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Japanese cops are handing out hundreds of traffic tickets to ‘Pokémon Go’ players

The creatures at the heart of the most successful mobile game ever were born in Japan, so it’s no surprise gamers there wasted little time in signing up to the craze that is Pokémon Go.

Trouble is, some of the game’s fans clearly can’t resist looking out for new Pokémon while driving along, a situation that’s resulted in cops handing out hundreds of traffic tickets in the two weeks since the game launched there.

The Japanese authorities said this week that more than 700 traffic offenses have so far been committed in connection with the hugely popular smartphone game in which players travel the real world in the hunt for digital pocket monsters.

Between Pokémon Go‘s July 22 launch and Tuesday this week, the police have ticketed a total of 727 individuals caught playing the game while operating a vehicle, motorcycle, or bicycle, according to Tokyo Reporter (via Sankei Shimbun).

Fifteen accidents were reportedly caused by players distracted by the game while operating a vehicle, though details of the incidents weren’t given. In around 20 cases, property damage was caused by cyclists playing Pokémon Go while riding along, the report said.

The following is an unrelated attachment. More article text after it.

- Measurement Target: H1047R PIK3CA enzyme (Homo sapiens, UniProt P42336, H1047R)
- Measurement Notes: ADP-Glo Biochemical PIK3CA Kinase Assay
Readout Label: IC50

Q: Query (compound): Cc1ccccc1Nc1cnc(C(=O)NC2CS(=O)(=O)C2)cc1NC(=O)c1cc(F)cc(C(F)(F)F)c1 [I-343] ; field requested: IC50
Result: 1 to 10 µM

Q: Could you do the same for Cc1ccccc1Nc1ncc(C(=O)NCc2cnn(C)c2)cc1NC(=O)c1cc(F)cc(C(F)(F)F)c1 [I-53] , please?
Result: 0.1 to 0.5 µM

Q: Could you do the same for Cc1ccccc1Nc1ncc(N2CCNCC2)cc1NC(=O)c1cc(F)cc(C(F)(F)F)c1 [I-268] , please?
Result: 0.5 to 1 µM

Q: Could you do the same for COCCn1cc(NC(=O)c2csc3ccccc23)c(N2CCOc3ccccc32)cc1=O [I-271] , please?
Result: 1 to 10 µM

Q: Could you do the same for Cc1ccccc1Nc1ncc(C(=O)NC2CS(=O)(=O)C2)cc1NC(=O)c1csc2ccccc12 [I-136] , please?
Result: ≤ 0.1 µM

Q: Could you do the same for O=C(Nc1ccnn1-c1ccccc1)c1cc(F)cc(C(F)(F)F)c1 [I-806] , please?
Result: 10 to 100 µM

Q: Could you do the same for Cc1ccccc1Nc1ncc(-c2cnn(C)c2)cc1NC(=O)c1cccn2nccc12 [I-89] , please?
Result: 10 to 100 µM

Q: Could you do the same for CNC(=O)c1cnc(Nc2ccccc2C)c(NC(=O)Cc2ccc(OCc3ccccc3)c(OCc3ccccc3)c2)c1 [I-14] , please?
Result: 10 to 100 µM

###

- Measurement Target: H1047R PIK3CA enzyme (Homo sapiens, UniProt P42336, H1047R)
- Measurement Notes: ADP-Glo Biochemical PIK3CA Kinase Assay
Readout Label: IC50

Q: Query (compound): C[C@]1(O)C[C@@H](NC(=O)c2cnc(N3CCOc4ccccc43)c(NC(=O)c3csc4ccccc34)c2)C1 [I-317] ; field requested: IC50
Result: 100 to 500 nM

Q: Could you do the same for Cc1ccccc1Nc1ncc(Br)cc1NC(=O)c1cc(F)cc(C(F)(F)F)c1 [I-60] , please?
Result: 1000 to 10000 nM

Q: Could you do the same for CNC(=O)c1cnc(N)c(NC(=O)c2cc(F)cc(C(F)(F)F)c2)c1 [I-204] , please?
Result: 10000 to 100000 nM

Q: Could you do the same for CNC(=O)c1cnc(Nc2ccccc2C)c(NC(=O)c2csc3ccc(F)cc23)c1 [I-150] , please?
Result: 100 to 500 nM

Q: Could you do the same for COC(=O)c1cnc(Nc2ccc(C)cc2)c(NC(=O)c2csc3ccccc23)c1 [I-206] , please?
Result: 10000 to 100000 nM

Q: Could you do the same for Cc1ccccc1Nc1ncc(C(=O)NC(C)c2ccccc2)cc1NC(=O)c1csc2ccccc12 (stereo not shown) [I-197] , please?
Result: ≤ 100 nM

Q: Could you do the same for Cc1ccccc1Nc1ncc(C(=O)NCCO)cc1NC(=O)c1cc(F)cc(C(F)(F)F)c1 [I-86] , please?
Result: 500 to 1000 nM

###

Related: Playing Pokémon Go with a drone is the most 2016 thing ever

Of course, it’s not only in Japan where things have been going awry for those obsessed with the game. Just last week, an Australian driver in Melbourne hit the headlines when he crashed his car into a school while playing the augmented-reality game. Before that, a Baltimore man admitted he’d been playing it when he drove into, of all things, a cop car.

Ridesharing giant Uber is also well aware of the game’s potential to distract road users, prompting the company to warn its fleet of drivers to keep an eye out for other drivers playing the game, as well as Pokémon Go pedestrians ambling distractedly into the road.

A recent update to Pokémon Go has apparently made it more difficult to play effectively while driving. It involves a reduction in the game’s scan refresh rate, as well as a further limit in the scan radius. The changes should mean that someone moving at speed, such as a car driver, will find it harder to spot nearby Pokémon Go gameplay opportunities. Those continuing to play the game at an altogether more leisurely pace – i.e. on foot – are unlikely to notice anything different.

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